Project goals are to prevent Toxoplasma infection transmission to the fetus, and brain and eye damage caused by Toxoplasma infection later in life. Education and screening programs will be available for high school/college students to detect eye disease and pre-pregnancy serologic testing, and also for women monthly throughout pregnancy. We will compare acceptability in higher and lower income settings on a limited scale. This will establish familiarity/satisfaction with this important means to diagnose and thereby treat to save lives, sight, cognition and motor function. This will be in conjunction with establishing education programs, assuring that care and medicines are available in Panama, a country where toxoplasmosis prevalence and harm are high. Effect on cognition, neuroimaging, eye blood vessels, identified using optical coherence tomography (OCTA), will be characterized for an aging population along with serum biomarkers, imaging of brain and eye (retina) to non-invasively predict outcomes. Examination of brain tissue will compare human pathology to murine toxoplasmosis neurodegeneration. This work addresses prevention of suffering associated with toxoplasmosis and understanding infections’ consequences. This is even more impactful with current potential to eradicate this infection with compounds we are developing. Defining adverse consequences of toxoplasmosis may help incentivize eliminating severe associated consequences.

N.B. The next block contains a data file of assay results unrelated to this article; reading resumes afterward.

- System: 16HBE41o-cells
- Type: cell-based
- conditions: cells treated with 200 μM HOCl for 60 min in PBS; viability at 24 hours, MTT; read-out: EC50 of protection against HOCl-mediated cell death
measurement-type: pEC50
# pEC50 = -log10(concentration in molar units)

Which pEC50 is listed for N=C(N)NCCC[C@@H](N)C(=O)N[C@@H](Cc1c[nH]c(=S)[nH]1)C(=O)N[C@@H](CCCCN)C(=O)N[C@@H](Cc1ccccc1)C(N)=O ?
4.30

Developing and acquiring teaching skills can be a weakness of STEM graduate and postdoctoral programs, including UChicago. A common misconception is that experts in their field will also be experts in teaching. The present proposal will develop UChicago graduate students and postdocs teaching skills, who will participate in mentored teaching opportunities that provide experience of the whole cycle of course development: syllabus development, lesson planning, classroom implementation, and course assessment. We designed a program to recruit, and mentor young scientists in training (ST) (graduate students and postdocs) for developing and implementing their own STEM workshops in an international environment in Mexico. With our partners, Clubes de Ciencia Mexico, a Mexico-based non-profit outreach organization, we will pair the UChicago-ST with a Mexican-ST to co-develop and co-teach their workshop, under the mentorship of STEM-Out coordinators. The instructors will mentor a group of 25 high school and undergraduate students’ basic research methods and state of the art in their area of expertise. Thus, Mexican co-instructors and students will benefit from this program as well as UChicago graduate students and postdocs. Although this program has run for five years, we continue to innovate by incorporating one student doing research for 10 weeks in Mexico city, as part of Global Health at UChicago, and who will implement the research obtained during the summer into an outreach opportunity. This expands our research collaborations with new partners in Mexico.